CNS model is one of the most involved one among them, and can explain many characteristics in the fault property such as switching between rate-strengthening and rate-weakening at the onset of dilatant deformation and dependency of so-called

*a*-,*b*-, and*d*-values on slip rate [e.g., Chen et al., 2017]. However, the assumed granular structure of the shear zone may not be a good approximation to ductile shear zones, and it is difficult to interpret typically observed composite surface structures as model parameters. In addition, existence of fault-parallel normal stress is ignored in this model. In the present study, the two-mechanisms model is extended to tensorial deformation expression and demonstrate the smooth connection between the frictional and flow laws in the transitional regime._{c}In the two-mechanism model, two deformation mechanisms share the stress and contribute to the net deformation. The previous model by Reinen et al. [1992] treats the deformation as a vector (relative motion across the fault), and results in a discontinuous transition between rate-strengthening and rate-weakening behavior with a metastable stronger steady-state strength than frictional resistance. In experiments, the transition is usually accompanied by smaller shear strength than both frictional and flow resistances, and thus the model by Reinen et al. [1992] is not realistic as pointed out by Shimamoto and Noda [2014].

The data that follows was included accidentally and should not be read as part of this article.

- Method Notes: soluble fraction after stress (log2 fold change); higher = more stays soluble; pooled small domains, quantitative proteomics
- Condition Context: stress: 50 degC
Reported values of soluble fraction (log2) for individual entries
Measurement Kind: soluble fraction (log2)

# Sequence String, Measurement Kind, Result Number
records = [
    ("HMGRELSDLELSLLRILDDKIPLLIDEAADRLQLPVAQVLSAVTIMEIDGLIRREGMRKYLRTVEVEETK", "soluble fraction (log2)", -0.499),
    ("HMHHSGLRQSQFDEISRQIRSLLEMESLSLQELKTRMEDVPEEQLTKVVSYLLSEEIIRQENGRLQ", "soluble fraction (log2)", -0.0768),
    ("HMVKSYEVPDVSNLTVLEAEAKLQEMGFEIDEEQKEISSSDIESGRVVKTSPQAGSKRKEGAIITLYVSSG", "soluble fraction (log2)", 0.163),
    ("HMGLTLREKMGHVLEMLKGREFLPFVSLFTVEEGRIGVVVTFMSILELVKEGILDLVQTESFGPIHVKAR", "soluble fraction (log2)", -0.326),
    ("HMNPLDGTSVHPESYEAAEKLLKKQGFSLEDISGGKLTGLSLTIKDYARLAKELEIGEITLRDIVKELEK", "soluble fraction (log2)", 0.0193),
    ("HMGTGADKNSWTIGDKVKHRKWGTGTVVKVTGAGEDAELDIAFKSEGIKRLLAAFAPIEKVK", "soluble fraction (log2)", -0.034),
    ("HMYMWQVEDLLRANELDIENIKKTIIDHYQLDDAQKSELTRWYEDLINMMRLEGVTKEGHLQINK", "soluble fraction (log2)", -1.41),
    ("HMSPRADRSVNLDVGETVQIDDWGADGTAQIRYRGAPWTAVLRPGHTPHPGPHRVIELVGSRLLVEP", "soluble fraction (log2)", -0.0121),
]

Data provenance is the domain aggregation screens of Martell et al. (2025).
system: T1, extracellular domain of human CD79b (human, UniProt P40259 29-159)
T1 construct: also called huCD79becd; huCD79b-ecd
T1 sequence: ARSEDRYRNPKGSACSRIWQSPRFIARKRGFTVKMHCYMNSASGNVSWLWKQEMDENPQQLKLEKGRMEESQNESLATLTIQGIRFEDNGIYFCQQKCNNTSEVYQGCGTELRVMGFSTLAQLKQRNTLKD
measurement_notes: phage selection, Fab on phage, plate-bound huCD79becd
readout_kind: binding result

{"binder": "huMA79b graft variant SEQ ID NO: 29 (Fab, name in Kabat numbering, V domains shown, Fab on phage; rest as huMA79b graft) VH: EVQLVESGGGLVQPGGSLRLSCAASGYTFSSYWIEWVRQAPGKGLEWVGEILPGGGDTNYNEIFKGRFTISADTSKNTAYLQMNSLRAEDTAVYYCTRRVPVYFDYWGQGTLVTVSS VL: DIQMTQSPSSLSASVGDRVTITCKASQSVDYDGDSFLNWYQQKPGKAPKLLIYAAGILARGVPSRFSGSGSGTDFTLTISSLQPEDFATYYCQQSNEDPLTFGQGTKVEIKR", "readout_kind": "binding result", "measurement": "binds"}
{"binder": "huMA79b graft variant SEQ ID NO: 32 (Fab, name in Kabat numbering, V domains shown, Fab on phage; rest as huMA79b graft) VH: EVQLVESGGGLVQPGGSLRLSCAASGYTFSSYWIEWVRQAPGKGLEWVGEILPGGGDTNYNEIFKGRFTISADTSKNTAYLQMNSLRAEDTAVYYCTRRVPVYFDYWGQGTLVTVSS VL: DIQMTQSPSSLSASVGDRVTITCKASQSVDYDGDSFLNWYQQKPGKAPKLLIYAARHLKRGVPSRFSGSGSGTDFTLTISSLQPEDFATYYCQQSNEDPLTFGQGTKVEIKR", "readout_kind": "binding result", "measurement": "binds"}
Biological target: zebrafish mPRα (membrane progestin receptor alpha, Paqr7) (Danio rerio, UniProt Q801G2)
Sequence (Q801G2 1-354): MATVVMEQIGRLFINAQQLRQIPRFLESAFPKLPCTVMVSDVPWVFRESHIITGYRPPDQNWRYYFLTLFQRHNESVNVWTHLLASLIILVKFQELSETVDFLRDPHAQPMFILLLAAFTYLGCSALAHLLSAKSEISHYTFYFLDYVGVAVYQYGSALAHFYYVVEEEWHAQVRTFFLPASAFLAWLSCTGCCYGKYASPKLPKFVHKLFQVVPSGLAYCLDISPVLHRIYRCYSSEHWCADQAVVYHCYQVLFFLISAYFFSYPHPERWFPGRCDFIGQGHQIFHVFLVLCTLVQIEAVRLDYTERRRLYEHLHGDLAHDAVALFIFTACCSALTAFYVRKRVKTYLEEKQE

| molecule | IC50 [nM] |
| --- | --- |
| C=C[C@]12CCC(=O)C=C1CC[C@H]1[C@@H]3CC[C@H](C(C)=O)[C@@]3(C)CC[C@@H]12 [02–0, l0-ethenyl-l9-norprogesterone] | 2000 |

Internal deformation of the shear zone has four displacement gradient components and three strain components (e.g., fault-normal extension, fault parallel extension, and simple-shear strain) if the problem is idealized as a 2-D in-plane problem. In the present model, frictional and flow deformation mechanisms share a stress tensor and contribute to the net deformation in the tensorial form. A rate- and state-dependent logarithmic law is assumed the brittle deformation with a slip plane which maximizes the shear traction per the normal compressional traction on it. A power-law is assumed for the flow law in which the flow strain rate is parallel to the deviatoric stress tensor. In addition, a geometrical constraint is given by the condition that the length and thickness of the shear zone does not evolve at a steady state. These set of equations can be solved numerically to obtain, for example, shear traction and fault-parallel normal traction on the fault as a function of applied fault-normal traction, slip rate, and temperature.

The present model yields a continuous transition consistently with experimental data and the empirical connection by Shimamoto and Noda [2014]. Localized shear planes of brittle deformation are expected to develop in a shallow angle from the shear zone. The angle is about zero (Y-plane) for almost purely frictional case and increase towards the transition up to about 15°. This range is consistent with previously reported internal structure of experimental shear zones [Hiraga and Shimamoto, 1987], although rotation of those planes is not considered in the present model.